When you smile, does your child smile back?

As autism di­ag­noses ap­pear to have risen steadily over the last 10 years, ex­perts point out the ben­e­fits of early in­ter­ven­tion

Kathimerini English - - Focus - BY LINA GIANNAROU

“Does he like to play peek­a­boo?” “Does he use his in­dex fin­ger to point and ask for some­thing?” “Does he look you in the eye for more than a cou­ple of sec­onds?” “Does he smile when you smile?” “If you show him a toy on the other side of the room, will he look?” “If you make a face, will your child copy you?”

The screen­ing test for signs of autis­tic spec­trum dis­or­ders, which in­cludes ques­tions like those above, is a painful process for par­ents. The ques­tions re­quire hon­est and ob­jec­tive yes/no an­swers, but the par­ents of­ten take their time. The urge to con­ceal some in­for­ma­tion, to jus­tify a child’s be­hav­ior in or­der to avoid adding what may be a de­ci­sive no to the list, is in­tense. Lately, how­ever, many doc­tors have ob­served that par­ents who ar­rive in their of­fices with the ques­tion “Is my child on the spec­trum?” are more savvy. They are more anx­ious, but also more fo­cused.

Ed­u­cat­ing par­ents

“[BBC tele­vi­sion se­ries ‘The A Word’], which ad­dresses the is­sue of autism, has mo­bi­lized many par­ents,” says spe­cial­ist pe­di­a­tri­cian Chris Tzoulakis. “I have no­ticed lately the in­tense an­guish in fam­i­lies look­ing for signs of autism spec­trum be­hav­ior in their chil­dren. They have started ask­ing more spe­cific ques­tions.” Re­cently, a 2-year-old who wasn’t talk­ing, not point­ing and not do­ing well so­cially was brought to his of­fice. The par­ents had de­cided it was time to get an ex­pert opin­ion. As Dr Tzoulakis says, the suc­cess of the TV se­ries, which con­cerns a boy with high-func­tion­ing autism (pos­si­bly Asperger’s syn­drome), has even led par­ents of in­fants to ap­proach their pe­di­a­tri­cians for in­for­ma­tion early on.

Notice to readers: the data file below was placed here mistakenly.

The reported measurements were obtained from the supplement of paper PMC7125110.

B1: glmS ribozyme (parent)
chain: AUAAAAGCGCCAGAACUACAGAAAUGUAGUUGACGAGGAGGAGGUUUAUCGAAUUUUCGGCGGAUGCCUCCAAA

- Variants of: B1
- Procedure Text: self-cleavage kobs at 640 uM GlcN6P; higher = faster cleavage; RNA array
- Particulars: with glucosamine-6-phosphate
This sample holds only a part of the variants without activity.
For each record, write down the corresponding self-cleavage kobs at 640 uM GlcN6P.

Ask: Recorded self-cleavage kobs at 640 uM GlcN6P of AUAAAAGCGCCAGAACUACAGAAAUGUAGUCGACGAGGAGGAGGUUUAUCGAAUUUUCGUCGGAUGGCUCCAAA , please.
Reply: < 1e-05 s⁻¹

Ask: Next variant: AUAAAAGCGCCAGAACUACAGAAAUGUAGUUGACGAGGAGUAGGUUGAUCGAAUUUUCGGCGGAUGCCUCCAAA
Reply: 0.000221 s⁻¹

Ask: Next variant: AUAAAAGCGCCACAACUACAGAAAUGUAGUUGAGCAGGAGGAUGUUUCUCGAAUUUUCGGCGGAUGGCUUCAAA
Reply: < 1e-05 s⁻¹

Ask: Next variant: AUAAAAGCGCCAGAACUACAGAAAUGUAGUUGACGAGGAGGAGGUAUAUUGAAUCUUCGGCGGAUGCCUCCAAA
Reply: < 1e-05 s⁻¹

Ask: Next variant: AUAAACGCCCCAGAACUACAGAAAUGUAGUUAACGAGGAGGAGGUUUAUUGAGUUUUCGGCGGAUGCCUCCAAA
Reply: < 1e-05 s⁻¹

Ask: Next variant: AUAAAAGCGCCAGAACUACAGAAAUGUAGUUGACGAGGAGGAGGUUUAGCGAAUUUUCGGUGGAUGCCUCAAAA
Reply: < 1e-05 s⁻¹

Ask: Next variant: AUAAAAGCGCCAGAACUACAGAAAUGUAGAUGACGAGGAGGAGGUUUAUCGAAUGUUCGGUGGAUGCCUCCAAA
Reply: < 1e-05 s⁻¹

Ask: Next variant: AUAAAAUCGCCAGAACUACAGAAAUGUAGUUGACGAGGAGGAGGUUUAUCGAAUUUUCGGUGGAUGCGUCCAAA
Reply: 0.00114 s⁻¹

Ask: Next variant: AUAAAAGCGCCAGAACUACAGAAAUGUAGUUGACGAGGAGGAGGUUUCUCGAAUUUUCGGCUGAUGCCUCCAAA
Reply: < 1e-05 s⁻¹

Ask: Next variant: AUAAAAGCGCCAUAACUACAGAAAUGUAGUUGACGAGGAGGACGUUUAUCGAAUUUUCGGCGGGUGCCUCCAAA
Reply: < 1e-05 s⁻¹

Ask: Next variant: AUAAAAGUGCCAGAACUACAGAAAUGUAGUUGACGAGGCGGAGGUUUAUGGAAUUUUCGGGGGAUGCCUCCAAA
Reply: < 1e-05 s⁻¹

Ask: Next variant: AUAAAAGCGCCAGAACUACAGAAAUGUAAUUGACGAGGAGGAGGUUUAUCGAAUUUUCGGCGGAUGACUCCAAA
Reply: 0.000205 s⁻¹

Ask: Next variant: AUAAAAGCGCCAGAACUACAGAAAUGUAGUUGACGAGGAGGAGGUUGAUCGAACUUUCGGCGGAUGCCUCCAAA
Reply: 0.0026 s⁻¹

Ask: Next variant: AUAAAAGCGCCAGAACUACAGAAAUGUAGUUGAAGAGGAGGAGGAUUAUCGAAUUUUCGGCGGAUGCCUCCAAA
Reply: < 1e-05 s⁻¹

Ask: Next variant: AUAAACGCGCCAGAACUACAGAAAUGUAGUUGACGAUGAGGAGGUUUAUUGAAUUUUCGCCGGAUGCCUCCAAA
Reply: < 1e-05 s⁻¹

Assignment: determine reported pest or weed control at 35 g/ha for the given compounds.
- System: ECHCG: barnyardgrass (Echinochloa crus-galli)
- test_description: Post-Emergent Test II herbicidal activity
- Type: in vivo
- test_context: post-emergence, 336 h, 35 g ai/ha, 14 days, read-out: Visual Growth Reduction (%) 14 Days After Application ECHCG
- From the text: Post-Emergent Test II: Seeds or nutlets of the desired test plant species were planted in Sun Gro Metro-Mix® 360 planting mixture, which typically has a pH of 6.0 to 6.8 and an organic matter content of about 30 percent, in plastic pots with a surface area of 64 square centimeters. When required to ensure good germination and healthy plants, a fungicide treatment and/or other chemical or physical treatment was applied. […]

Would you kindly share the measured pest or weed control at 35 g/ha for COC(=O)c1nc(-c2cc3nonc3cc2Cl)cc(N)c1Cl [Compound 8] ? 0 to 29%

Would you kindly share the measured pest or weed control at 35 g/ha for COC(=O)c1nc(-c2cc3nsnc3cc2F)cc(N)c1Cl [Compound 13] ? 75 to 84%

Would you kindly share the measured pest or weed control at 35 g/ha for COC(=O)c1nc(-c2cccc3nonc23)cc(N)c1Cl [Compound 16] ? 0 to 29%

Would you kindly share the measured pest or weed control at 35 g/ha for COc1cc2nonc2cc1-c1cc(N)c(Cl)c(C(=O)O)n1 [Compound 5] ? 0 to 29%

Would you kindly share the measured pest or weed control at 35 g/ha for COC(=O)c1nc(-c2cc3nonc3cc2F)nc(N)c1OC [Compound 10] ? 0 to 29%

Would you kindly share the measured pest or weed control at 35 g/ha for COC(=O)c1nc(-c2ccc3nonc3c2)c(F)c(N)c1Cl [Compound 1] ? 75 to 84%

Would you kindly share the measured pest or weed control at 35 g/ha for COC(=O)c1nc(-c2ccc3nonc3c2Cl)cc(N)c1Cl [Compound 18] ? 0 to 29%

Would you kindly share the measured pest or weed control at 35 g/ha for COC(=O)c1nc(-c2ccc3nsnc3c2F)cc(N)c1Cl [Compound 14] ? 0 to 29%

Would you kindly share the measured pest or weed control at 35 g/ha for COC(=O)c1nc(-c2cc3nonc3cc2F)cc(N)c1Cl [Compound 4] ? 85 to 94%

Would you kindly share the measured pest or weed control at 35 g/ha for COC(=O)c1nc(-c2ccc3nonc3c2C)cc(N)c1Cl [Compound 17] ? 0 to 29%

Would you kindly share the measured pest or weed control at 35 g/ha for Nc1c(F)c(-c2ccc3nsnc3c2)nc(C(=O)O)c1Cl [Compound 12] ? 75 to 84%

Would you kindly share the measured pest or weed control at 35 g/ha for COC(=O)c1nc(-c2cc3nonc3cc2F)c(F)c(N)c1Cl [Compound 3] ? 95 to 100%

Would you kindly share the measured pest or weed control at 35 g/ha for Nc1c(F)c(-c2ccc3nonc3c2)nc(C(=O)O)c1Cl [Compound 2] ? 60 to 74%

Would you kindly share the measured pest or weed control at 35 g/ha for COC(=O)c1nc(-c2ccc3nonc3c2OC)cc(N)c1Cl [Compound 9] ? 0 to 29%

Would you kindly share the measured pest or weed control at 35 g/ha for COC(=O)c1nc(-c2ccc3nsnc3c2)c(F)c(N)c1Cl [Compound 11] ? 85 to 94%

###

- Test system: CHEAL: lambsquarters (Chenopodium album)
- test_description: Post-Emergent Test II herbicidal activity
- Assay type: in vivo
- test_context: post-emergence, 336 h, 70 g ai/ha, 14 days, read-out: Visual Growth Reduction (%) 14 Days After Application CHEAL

M-CHAT is the first key test for as­sess­ing the like­li­hood of autism spec­trum dis­or­ders. “I do it for all par­ents. If they ob­serve that there are a lot of missed tar­gets, I re­fer the child to a child devel­op­ment spe­cial­ist.” It is im­por­tant to note that if a child does not pass this test, this does not nec­es­sar­ily mean they are on the spec­trum. How­ever, it could rep­re­sent the like­li­hood of an in­creased risk for other de­vel­op­men­tal dis­or­ders. A gen­eral as­sess­ment is re­quired for each child who fails the screen­ing test. “In all cases, autism is not one thing. The spec­trum is wide. But it is im­por­tant that par­ents show an in­ter­est and are open to lis­ten­ing. I saw one mother who, when asked if her child made eye con­tact, didn’t know how to an­swer. A child man­ages good eye con­tact from six months.” Par­ents also should be aware that some­times a child re­gresses and loses skills they have gained.

Steady in­crease